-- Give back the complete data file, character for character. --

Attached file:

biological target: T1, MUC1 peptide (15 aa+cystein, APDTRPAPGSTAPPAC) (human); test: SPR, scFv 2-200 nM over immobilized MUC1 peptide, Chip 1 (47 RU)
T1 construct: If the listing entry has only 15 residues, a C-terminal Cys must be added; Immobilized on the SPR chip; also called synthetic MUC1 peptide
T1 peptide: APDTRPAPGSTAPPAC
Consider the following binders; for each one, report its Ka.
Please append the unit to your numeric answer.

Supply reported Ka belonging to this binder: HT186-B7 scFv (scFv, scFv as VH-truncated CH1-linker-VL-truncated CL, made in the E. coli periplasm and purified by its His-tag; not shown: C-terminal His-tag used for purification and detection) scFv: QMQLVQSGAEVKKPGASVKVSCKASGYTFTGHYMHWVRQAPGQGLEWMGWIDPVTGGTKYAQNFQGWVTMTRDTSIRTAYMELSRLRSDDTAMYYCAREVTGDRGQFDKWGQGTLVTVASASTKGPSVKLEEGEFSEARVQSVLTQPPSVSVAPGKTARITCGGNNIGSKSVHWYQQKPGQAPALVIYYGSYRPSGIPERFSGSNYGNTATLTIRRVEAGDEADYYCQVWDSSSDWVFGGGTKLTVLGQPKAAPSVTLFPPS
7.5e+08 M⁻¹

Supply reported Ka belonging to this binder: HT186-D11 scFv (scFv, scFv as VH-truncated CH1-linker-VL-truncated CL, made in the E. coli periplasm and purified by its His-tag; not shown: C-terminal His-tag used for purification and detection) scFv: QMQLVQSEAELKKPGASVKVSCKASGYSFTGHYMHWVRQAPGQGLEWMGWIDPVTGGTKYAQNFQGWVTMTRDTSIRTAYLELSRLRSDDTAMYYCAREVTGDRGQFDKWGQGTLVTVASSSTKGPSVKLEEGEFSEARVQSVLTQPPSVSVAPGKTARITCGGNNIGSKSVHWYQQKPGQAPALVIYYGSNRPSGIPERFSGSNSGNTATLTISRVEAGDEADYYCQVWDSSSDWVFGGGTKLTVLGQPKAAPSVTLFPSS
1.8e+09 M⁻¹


biological target: T1, MUC1 peptide (15 aa+cystein, APDTRPAPGSTAPPAC) (human); test: SPR, scFv 2-200 nM over immobilized MUC1 peptide, Chip 1 (47 RU)
T1 construct: If the listing entry has only 15 residues, a C-terminal Cys must be added; Immobilized on the SPR chip; also called synthetic MUC1 peptide
T1 peptide: APDTRPAPGSTAPPAC
Consider the following binders; for each one, report its Ka.
Please append the unit to your numeric answer.

Supply reported Ka belonging to this binder: HT186-B7 scFv (scFv, scFv as VH-truncated CH1-linker-VL-truncated CL, made in the E. coli periplasm and purified by its His-tag; not shown: C-terminal His-tag used for purification and detection) scFv: QMQLVQSGAEVKKPGASVKVSCKASGYTFTGHYMHWVRQAPGQGLEWMGWIDPVTGGTKYAQNFQGWVTMTRDTSIRTAYMELSRLRSDDTAMYYCAREVTGDRGQFDKWGQGTLVTVASASTKGPSVKLEEGEFSEARVQSVLTQPPSVSVAPGKTARITCGGNNIGSKSVHWYQQKPGQAPALVIYYGSYRPSGIPERFSGSNYGNTATLTIRRVEAGDEADYYCQVWDSSSDWVFGGGTKLTVLGQPKAAPSVTLFPPS
7.5e+08 M⁻¹

Supply reported Ka belonging to this binder: HT186-D11 scFv (scFv, scFv as VH-truncated CH1-linker-VL-truncated CL, made in the E. coli periplasm and purified by its His-tag; not shown: C-terminal His-tag used for purification and detection) scFv: QMQLVQSEAELKKPGASVKVSCKASGYSFTGHYMHWVRQAPGQGLEWMGWIDPVTGGTKYAQNFQGWVTMTRDTSIRTAYLELSRLRSDDTAMYYCAREVTGDRGQFDKWGQGTLVTVASSSTKGPSVKLEEGEFSEARVQSVLTQPPSVSVAPGKTARITCGGNNIGSKSVHWYQQKPGQAPALVIYYGSNRPSGIPERFSGSNSGNTATLTISRVEAGDEADYYCQVWDSSSDWVFGGGTKLTVLGQPKAAPSVTLFPSS
1.8e+09 M⁻¹